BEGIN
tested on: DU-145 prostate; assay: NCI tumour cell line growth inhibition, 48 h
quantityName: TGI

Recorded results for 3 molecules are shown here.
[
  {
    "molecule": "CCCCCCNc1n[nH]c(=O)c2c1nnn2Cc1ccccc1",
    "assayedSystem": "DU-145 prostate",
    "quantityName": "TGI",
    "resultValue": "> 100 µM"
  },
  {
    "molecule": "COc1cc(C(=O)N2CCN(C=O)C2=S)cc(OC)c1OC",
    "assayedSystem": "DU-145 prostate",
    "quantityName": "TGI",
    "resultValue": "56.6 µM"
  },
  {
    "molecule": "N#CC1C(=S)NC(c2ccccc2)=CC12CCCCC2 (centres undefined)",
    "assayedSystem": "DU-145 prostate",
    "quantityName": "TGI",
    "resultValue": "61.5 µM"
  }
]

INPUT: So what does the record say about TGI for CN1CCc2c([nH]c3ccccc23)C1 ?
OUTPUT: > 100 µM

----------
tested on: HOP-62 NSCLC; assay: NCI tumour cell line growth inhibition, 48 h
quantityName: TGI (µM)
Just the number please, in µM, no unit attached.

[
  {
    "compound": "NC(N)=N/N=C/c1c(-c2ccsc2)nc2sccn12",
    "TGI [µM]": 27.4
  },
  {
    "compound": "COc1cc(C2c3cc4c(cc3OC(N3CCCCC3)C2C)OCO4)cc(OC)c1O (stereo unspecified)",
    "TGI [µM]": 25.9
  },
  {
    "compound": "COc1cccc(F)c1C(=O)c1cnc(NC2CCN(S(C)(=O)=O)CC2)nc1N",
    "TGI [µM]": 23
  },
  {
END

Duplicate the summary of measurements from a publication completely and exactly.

tested on: DU-145 prostate; assay: NCI tumour cell line growth inhibition, 48 h
quantityName: TGI

Recorded results for 3 molecules are shown here.
[
  {
    "molecule": "CCCCCCNc1n[nH]c(=O)c2c1nnn2Cc1ccccc1",
    "assayedSystem": "DU-145 prostate",
    "quantityName": "TGI",
    "resultValue": "> 100 µM"
  },
  {
    "molecule": "COc1cc(C(=O)N2CCN(C=O)C2=S)cc(OC)c1OC",
    "assayedSystem": "DU-145 prostate",
    "quantityName": "TGI",
    "resultValue": "56.6 µM"
  },
  {
    "molecule": "N#CC1C(=S)NC(c2ccccc2)=CC12CCCCC2 (centres undefined)",
    "assayedSystem": "DU-145 prostate",
    "quantityName": "TGI",
    "resultValue": "61.5 µM"
  }
]

INPUT: So what does the record say about TGI for CN1CCc2c([nH]c3ccccc23)C1 ?
OUTPUT: > 100 µM

----------
tested on: HOP-62 NSCLC; assay: NCI tumour cell line growth inhibition, 48 h
quantityName: TGI (µM)
Just the number please, in µM, no unit attached.

[
  {
    "compound": "NC(N)=N/N=C/c1c(-c2ccsc2)nc2sccn12",
    "TGI [µM]": 27.4
  },
  {
    "compound": "COc1cc(C2c3cc4c(cc3OC(N3CCCCC3)C2C)OCO4)cc(OC)c1O (stereo unspecified)",
    "TGI [µM]": 25.9
  },
  {
    "compound": "COc1cccc(F)c1C(=O)c1cnc(NC2CCN(S(C)(=O)=O)CC2)nc1N",
    "TGI [µM]": 23
  },
  {